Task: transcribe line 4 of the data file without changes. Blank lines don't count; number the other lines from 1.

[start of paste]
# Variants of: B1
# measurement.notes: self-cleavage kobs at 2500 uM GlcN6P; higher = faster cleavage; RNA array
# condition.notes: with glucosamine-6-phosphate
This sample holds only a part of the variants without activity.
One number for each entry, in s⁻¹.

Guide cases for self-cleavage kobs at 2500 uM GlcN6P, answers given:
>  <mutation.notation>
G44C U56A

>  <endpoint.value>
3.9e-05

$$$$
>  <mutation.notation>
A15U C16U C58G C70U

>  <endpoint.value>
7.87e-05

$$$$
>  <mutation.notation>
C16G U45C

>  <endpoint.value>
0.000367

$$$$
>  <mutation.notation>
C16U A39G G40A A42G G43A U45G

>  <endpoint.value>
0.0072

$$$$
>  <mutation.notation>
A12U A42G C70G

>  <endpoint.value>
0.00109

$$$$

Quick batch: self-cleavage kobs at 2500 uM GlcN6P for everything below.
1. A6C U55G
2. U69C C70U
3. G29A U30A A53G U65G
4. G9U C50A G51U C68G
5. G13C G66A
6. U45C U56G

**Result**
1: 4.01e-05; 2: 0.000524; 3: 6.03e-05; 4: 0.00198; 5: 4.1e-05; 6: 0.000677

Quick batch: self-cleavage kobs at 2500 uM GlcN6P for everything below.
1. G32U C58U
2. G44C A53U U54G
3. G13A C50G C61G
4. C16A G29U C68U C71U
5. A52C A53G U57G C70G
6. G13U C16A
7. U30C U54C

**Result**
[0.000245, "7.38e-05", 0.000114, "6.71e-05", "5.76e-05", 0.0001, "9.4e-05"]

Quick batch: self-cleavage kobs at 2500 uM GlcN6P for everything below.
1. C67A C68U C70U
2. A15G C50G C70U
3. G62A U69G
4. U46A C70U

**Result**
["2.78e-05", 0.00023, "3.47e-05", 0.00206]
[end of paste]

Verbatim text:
This sample holds only a part of the variants without activity.